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18.03 Class 15, March 13, 2004
Operators: Exponential shift law
Undetermined coefficients
[1] Operators.
The ERF is based on the following calculation:
D e^{rt}
=
r e^{rt}
=
rI e^{rt}
so
D^n e^{rt}
=
r^n I e^{rt}
and
(a_n D^n + .
.. + a_0 I) e^{rt} = (a_n r^n + .
.. + a_0) e^{rt}
or
p(D) e^{rt}
=
p(r) e^{rt}
So to solve
p(D) x = A e^{rt} ,
try
x_p = B e^{rt} ;
p(D) (B e^{rt}) = B p(D) e^{rt} = B p(r) e^{rt}
so we should take B = A/p(r) :
x_p = e^{rt}/p(r) .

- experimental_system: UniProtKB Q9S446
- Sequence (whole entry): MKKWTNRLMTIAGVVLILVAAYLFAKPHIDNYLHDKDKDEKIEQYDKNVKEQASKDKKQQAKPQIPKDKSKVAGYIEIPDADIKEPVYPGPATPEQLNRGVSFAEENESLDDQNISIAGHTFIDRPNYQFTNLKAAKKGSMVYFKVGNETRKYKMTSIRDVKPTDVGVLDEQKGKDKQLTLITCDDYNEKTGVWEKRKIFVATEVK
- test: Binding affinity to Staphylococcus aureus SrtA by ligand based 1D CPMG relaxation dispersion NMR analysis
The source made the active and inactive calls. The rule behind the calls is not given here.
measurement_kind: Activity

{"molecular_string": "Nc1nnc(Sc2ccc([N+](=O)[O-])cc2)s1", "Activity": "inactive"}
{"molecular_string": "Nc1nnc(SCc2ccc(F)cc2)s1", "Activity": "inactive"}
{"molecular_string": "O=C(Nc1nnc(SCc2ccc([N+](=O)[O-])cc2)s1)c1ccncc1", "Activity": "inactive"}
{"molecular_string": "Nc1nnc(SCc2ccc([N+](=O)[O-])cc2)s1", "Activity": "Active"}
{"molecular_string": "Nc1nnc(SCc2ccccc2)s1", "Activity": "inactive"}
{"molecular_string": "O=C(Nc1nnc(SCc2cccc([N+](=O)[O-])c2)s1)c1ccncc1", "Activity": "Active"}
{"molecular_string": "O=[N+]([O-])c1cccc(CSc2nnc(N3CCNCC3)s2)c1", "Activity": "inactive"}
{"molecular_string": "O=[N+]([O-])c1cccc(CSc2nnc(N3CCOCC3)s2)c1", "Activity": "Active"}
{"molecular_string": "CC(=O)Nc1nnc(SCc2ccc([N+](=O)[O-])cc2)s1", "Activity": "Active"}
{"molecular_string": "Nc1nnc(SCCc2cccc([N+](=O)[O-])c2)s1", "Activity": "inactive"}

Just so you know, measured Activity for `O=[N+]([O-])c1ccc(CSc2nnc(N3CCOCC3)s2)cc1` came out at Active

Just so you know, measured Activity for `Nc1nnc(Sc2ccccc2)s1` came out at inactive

What if
p(r) = 0?
eg
x"  x = e^{t} .
(*)
The key to solving this problem is the behavior of D on products:
(d/dt) (xy)
=
x' y + x y'
In terms of operators:
D(vu)
=
v Du + u Dv
Especially:
D(e^{rt} u)
=
e^{rt} Du + u r e^{rt}
=
e^{rt} ( Du + ru )
=
e^{rt} ( D + rI ) u
Apply
D
again:
D^2 (e^{rt} u)
=
D( e^{rt} (D+rI)u )
=
e^{rt} (D+rI)(D+rI) u
=
e^{rt} (D+rI)^2 u
Use: let's try a variation of parameters approach to solving
(*):
Try for
x
=
e^{t} u
Then
D^2 x
=
e^{t} (DI)^2 u
1]
x
=
e^{t} I u

e^{t}
=
e^{t} ( (DI)^2  I ) u
so want
( (DI)^2  I ) u
=
1
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This note was uploaded on 01/31/2011 for the course MAT 17A taught by Professor Staff during the Winter '08 term at UC Davis.
 Winter '08
 Staff

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